It’s time for investors to put on their future spectacles and start assessing the financial outlook for the new year.
BY CATHERINE CASHMORE
Considering the current flat market and negative press surrounding sales figures, only those vendors who need to sell in 2011 are likely to do so. However buyer demand looks set to increase now we have some clarity over increased banking competition, and the Reserve Bank of Australia indicating interest rates ‘may’ be on hold for a while.
The Victorian state election resulted in a win for Ted Baillieu and with a new face comes fresh optimism. As well as incentives to purchase in rural suburbs, Melbourne’s metropolitan prices are likely to see a boost when (and if) Ted Baillieu’s promised 20 per cent cut on stamp duty for first home buyers comes to play on July 1 2011 for properties below $600,000.
However until supply tightens again, and the over-hang of stock still on the market clears, the window of opportunity for buyers remains open – albeit for a limited time!
There has been a slight downward trend in the number of foreign students and immigrants coming to our shores, however population is still rising and there isn’t enough suitable ‘family’ accommodation to fulfil the need. It’s important to understand when we talk about shortage of stock, we’re not talking about a lack of property.
Plans have already been rushed through for a rumoured 35 per cent increase to the existing supply of high-rise apartments in Melbourne amidst numerous complaints from both residents and councils. The high-rise culture has tilted the market leading to oversupply for one demographic, yet not addressing the undersupply of mid-sized family homes. Building high-rise rabbit hutches or luxury penthouses is going to be of little advantage to homebuyers, just like building new properties in far off neverlands with only a ‘promise’ of improved transport facilities and schools.
As an investor the aim should be to lower your risk profile while also maximising capital appreciation. In a strong market most properties sell well, however in the downward phase of a property cycle, only those properties that attract competitive buyer activity are likely to achieve maximum price. Therefore steer clear of the high-rise culture and concentrate on homes that will always attract demand. Here are a few tips:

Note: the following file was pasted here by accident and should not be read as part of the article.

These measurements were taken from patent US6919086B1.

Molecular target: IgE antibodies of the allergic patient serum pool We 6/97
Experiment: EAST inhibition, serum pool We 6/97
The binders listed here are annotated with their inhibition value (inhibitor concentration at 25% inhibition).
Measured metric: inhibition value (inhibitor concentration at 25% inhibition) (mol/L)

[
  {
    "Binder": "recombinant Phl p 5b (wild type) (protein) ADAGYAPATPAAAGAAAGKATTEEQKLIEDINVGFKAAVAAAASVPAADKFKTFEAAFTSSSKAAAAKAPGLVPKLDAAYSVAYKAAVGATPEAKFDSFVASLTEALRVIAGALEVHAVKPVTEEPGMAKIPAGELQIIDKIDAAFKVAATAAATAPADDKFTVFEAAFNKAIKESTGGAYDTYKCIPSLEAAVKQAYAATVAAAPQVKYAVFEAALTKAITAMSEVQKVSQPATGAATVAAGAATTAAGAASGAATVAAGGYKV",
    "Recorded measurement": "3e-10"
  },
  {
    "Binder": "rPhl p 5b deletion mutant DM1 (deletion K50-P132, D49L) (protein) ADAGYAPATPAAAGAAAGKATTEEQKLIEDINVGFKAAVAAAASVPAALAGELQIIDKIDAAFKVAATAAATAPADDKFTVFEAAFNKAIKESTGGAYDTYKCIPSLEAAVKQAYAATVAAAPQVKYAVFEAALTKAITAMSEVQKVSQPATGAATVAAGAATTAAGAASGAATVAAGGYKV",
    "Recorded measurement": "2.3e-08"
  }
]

Find the rose amongst the thorns
In a soft market high in supply, it’s the scarcity factor that underpins growth. A unit in a high-rise block of flats is unlikely to attract as much attention as an apartment
in a small boutique development. Concentrate on homes that stand out from the crowd.
Unit or house?
Properties perform differently depending on the suburb they’re in and it’s important to understand the dominant buyer profile of the area you’re searching in. For example, inner city suburbs are high in density with a landscape that features apartments and townhouses. Areas further from the city feature detached houses and generally attract families. Purchase a property that suits the suburb characteristics rather than following a set formula.
A property sitting vacant costs money, so purchase one that will attract a long-term tenant. Being close to transport and shops is important, but also think about position. No one wants to live on a main road, opposite a train line, or noisy school oval. Location is just as important to renters as it is to homebuyers.
Renovated or original?
Renovated properties attract interest from emotive homebuyers and command a premium on price. If you’re looking for an investment, interior design shouldn’t be the primary focus. Remember the price you pay at the start will dictate the short term growth. An old or tired interior will give you ‘value add’ potential and with an inexpensive makeover you can still attract a good long-term tenant.
Don’t be afraid to seek advice
Buying property shouldn’t be stressful, however if you find yourself spending too many sleepless nights, don’t be afraid to seek expert advice. Choose a buyer advocate who specialises in purchasing property, avoiding those who also have a hand in selling property. (This includes the practice of vendor advocacy). Make sure they agree to a fixed fee in advance – not one that’s a percentage based on the amount you pay.
Finally, if you do go it alone be prepared for a lot of legwork! Attend as many open for inspections, auctions and local events as possible and ask lots of questions along the way! Property investment isn’t hard if you move forward armed with caution and education. Once you’ve made your first acquisition, you could be on your way to a multi-million dollar property portfolio.